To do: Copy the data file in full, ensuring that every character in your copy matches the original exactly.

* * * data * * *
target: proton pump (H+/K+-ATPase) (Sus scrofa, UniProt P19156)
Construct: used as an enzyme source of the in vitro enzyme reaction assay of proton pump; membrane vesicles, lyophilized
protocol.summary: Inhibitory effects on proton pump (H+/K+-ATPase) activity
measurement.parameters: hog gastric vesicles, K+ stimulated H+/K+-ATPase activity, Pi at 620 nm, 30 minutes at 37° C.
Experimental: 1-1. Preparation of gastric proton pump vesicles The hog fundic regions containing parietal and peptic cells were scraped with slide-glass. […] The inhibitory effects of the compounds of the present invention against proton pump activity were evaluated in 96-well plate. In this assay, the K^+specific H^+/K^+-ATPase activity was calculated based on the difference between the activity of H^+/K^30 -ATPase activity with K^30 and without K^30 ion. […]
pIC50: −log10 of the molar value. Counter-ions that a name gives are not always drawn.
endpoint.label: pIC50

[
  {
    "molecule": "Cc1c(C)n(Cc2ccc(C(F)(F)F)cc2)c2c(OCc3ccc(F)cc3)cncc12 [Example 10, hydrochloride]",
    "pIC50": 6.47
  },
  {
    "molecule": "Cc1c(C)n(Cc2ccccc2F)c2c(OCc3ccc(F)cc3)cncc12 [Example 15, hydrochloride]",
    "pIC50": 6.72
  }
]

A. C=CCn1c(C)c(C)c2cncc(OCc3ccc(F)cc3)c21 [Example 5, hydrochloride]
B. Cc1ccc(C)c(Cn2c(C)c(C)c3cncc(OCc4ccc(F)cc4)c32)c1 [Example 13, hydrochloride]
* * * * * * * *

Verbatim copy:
target: proton pump (H+/K+-ATPase) (Sus scrofa, UniProt P19156)
Construct: used as an enzyme source of the in vitro enzyme reaction assay of proton pump; membrane vesicles, lyophilized
protocol.summary: Inhibitory effects on proton pump (H+/K+-ATPase) activity
measurement.parameters: hog gastric vesicles, K+ stimulated H+/K+-ATPase activity, Pi at 620 nm, 30 minutes at 37° C.
Experimental: 1-1. Preparation of gastric proton pump vesicles The hog fundic regions containing parietal and peptic cells were scraped with slide-glass. […] The inhibitory effects of the compounds of the present invention against proton pump activity were evaluated in 96-well plate. In this assay, the K^+specific H^+/K^+-ATPase activity was calculated based on the difference between the activity of H^+/K^30 -ATPase activity with K^30 and without K^30 ion. […]
pIC50: −log10 of the molar value. Counter-ions that a name gives are not always drawn.
endpoint.label: pIC50

[
  {
    "molecule": "Cc1c(C)n(Cc2ccc(C(F)(F)F)cc2)c2c(OCc3ccc(F)cc3)cncc12 [Example 10, hydrochloride]",
    "pIC50": 6.47
  },
  {
    "molecule": "Cc1c(C)n(Cc2ccccc2F)c2c(OCc3ccc(F)cc3)cncc12 [Example 15, hydrochloride]",
    "pIC50": 6.72
  }
]

A. C=CCn1c(C)c(C)c2cncc(OCc3ccc(F)cc3)c21 [Example 5, hydrochloride]
B. Cc1ccc(C)c(Cn2c(C)c(C)c3cncc(OCc4ccc(F)cc4)c32)c1 [Example 13, hydrochloride]